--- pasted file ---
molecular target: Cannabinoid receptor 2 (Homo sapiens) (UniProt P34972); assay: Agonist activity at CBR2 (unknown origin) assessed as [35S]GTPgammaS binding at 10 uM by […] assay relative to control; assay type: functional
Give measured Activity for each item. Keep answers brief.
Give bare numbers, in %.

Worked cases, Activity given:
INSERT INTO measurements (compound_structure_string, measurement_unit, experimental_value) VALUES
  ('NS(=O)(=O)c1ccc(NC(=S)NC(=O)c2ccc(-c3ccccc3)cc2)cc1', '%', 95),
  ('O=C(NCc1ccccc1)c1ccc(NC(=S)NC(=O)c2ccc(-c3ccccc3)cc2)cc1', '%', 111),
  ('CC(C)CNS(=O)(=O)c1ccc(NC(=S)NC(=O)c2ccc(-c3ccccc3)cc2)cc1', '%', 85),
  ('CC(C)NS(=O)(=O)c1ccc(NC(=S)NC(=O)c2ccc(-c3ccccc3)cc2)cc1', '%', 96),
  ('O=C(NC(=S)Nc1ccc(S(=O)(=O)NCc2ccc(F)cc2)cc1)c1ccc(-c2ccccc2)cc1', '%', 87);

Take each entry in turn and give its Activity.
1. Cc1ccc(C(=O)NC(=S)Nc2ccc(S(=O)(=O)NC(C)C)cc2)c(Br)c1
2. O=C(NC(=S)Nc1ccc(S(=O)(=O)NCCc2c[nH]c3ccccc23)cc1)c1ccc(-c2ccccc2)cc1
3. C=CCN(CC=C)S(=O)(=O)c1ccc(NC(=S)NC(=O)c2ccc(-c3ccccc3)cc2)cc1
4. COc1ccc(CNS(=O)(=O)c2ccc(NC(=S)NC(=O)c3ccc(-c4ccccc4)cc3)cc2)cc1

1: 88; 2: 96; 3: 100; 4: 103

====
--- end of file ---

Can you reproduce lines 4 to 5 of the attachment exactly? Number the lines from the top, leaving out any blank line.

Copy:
Worked cases, Activity given:
INSERT INTO measurements (compound_structure_string, measurement_unit, experimental_value) VALUES